According to writer Mark Rosenthal's commentary on Superman IV: The Quest for Peace Deluxe Edition DVD released in November 2006, and the gallery of deleted scenes included on the disc, there are approximately 45 minutes of the film that have not been seen by the public after they were deleted following a failed Southern California test screening. In fact, the Nuclear Man that appears in the film is actually the second Nuclear Man Luthor created. Cut scenes featured the original Nuclear Man engaging Superman in battle outside the Metro Club and being destroyed by the Man of Steel. The first Nuclear Man was somewhat more inhuman-looking than his successor, and resembled vaguely in looks, and significantly in personality, the comic book character Bizarro. Luthor postulates that this Nuclear Man was not strong enough, and hatches the plan to create the second Nuclear Man inside the sun as a result. The comic book adaptation of the film, as well as the novelization, depicts these scenes and several photos of Superman's battle with the first Nuclear Man can be seen online. Three of the "lost" minutes, consisting of two scenes (the "tornado scene", in which Christopher Reeve's daughter Alexandra plays the girl swept away by the tornado; and the "Moscow" sequence, in which Superman stops a nuclear missile from being launched) were used in the international release by Cannon Films, and in the U.S. syndicated television version prepared by Viacom. At one point the producers of this film considered using all of this footage (and presumably shooting new footage) into a fifth film (see Superman Lives), but the poor box office performance of this film led that idea to be scrapped. Rosenthal commented on the DVD commentary that this showed just how out of touch Cannon was with reality.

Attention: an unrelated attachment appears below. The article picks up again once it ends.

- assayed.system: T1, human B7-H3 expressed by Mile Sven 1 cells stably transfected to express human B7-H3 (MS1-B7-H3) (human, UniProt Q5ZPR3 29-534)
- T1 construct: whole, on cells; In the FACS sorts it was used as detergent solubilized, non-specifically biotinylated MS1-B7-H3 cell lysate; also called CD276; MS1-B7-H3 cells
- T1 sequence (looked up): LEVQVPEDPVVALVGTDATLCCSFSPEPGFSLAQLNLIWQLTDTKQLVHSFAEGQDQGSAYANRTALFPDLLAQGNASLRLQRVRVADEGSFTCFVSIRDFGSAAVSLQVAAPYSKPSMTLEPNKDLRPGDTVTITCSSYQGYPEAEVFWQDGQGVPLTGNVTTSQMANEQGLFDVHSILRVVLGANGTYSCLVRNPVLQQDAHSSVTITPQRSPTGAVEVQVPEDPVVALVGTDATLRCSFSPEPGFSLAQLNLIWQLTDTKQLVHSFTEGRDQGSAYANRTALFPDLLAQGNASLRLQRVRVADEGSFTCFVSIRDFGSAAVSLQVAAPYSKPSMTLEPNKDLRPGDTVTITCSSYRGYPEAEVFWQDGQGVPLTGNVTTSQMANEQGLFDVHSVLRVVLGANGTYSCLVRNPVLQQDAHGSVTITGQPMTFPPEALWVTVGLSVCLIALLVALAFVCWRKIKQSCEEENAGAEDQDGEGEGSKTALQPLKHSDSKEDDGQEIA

The original 2-hour 14-minute preview version has never been seen outside its ill-fated Southern California test screening. There had been rumors that this version, including all the deleted scenes described above, of the film was shown only one known time, on the SFM Holiday Network in 1989. In actuality, another film that co-starred Christopher Reeve was shown on SFM, and this is where the misconception originated. A spokesman for SFM later confirmed that the full version never aired on television.